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Getting to Know the Complexities of Cancer: A 2018 TCGA Symposium Preview

, by Peggy I. Wang

A tumor microenvironment map: TCGA samples colored by cancer type and clustered by cellular composition.

Credit: Adapted from Aran et al, Gen Biol. Nov 2017 doi.org/10.1186/s13059-017-1349-1 CC BY 4.0

TCGA Legacy: Multi-Omic Studies in Cancer will take place later this week, where TCGA Network Researchers and other cancer genomics experts from around the globe will discuss the latest in understanding and characterizing cancer and how to translate these findings to the clinic.

Advancing molecular and computational technologies are enabling more detailed interrogations of cancer. Scientist are not only charting how cancer initiates, grows, and metastasizes, but also probing more intricate scenarios, such as how specific tumors respond to drugs or behave in a living organism versus a cell culture. Together, these studies are starting to form a more complete picture of cancer—one that that reflects the truly complex and dynamic nature of the disease.

Some snippets from the range of work being presented:

  • Linking genomic alterations to their impact on oncogenesis:

After systematically characterizing the genomic alterations underlying 33 cancers, how do we elevate our understanding of cancer to the next level? On behalf of TCGA’s Oncogenic Process Group, Li Ding (Washington University) will provide an overview of the current understanding of how genomic alterations exert their influence: on how a tumor arises and progresses, gene regulation and cell signaling, and the immune system’s response to the tumor.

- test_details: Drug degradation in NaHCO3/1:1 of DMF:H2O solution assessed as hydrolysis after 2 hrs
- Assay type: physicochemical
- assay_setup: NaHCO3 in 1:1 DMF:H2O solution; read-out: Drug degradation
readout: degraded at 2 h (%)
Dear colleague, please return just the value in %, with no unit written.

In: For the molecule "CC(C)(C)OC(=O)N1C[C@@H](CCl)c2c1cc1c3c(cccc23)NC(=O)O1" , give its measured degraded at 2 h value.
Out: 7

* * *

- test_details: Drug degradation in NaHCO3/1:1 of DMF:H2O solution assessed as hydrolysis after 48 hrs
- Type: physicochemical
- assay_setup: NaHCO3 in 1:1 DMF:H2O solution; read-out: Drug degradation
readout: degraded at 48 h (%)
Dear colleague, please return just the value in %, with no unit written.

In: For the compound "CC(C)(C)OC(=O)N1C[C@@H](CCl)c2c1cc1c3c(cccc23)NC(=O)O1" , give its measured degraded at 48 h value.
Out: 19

• Dynamic modeling of genomic alterations in cancer:

While we have generated detailed snapshots of untreated, primary disease, we’ve only begun to get a glimpse of the complex dynamics underlying tumorigenesis and disease progression. Cory Abate-Shen and colleagues (Columbia University) have generated an extensive series of genetically engineered mouse models of prostate cancer based on prevalent gain- or loss-of-function of genomic alterations. These models are proving to be informative of the biology and treatment response of their human counterparts.

  • Deconvolving the tumor microenvironment:

Understanding how tumor purity impacts genomic data is not only crucial to understanding how a tumor interacts with the surrounding microenvironment, but also necessary to avoid false interpretation of the data. Dvir Aran (UCSF) will present on xCell, a method for digitally deconvoluting the cell types represented in data, and how it has shed light on the ways cells change in response to a nearby tumor.

  • Uncovering an immune escape mechanism:

While immunotherapy is one of the most exciting and promising areas of study in cancer treatment, only certain patients have benefited. Nicholas McGranahan (UCL Cancer Institute) discusses how tumor cells diminish their own capacity to present antigens, in effect putting on an invisibility cloak to escape the immune system. The findings may inform development of new vaccine- and T cell-based therapeutic approaches.

The meeting will also feature talks from NIH director Dr. Francis Collins (via webcast) and NCI director Dr. Ned Sharpless. In a prelude to the science, past and present leadership of TCGA will discuss the history and impact of the program and future directions for large-scale team science. We look forward to seeing the creative ways researchers are using TCGA to get a deeper understanding of cancer.


TCGA Legacy: Multi-Omic Studies in Cancer

September 27-29, 2018 in Washington, DC, USA

The full lineup of speakers and schedule

Symposium Registration

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